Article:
Battle of Grossbeeren, 23 August 1813
The first major battle of the Leipzig campaign. Grossbeeren lies about 10 miles south of Berlin. Marshal Oudinot commander of the French Army of Berlin had been ordered to quickly take Berlin and to disarm and scatter its militia, destroying the city if it resisted. To do this Oudinot had three corps, his own plus Bertrand and Reynier and a force of cavalry (9,000 strong) totalling about 70,000 men and 216 guns. Unfortunately Napoleon had underestimated his enemy and Oudinot's forces were not strong enough to take Berlin either in quantity or quality being made up largely of raw recruits. Against them were about 98,000 Prussians defending their own homes. Legend has it that the crown Prince of Sweden, the former Marshal Bernadotte wanted to retreat and leave Berlin to the French but evidence from the time shows this to be untrue. Oudinot continued his master's mistake and believed the Prussians to be much weaker than they really were and poor intelligence meant that on the morning of 23rd August his troops blundered into the Prussian forces and a scattered battle began as the French started to engage. Heavy rain added to the confusion and made firing difficult, soon the Prussians took the offensive although with clumsy frontal assaults rather than attacking the French flanks. The battle ended after the final French column encountered Prussian Lifeguard Hussars about 8pm and a confused cavalry battle took place in the dark. The next day the French continued to retreat having lost 3,000 men and 13 guns to the Prussians 1,000 causalities. Although a small battle it was the Prussians first victory over the French since 1806 and it raised morale for the upcoming battles.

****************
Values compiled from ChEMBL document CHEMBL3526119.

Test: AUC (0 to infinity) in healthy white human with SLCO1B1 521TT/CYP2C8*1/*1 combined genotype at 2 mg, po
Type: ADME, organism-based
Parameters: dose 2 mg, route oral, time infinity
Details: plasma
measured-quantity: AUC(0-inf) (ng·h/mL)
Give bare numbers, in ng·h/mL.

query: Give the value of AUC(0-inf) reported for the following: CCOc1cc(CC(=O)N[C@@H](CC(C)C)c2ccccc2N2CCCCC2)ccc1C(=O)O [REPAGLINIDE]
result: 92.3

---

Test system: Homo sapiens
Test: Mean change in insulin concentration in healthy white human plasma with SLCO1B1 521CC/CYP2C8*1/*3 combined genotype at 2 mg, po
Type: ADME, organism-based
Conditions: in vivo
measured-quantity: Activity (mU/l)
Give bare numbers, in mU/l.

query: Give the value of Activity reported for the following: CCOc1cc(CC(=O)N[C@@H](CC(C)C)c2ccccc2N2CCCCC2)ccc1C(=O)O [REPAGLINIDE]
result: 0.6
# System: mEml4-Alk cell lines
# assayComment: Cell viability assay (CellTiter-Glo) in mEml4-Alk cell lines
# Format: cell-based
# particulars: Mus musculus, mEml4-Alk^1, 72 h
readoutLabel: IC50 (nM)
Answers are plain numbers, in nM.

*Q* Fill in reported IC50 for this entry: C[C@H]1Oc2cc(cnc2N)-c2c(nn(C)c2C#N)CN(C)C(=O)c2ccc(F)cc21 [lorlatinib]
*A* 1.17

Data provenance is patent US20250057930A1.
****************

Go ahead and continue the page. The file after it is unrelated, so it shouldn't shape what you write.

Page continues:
How to cite this article:Dugdale-Pointon, TDP. (29 March 2001), Battle of Grossbeeren, 23 August 1813, http://www.historyofwar.org/articles/battles_grossbeeren.html
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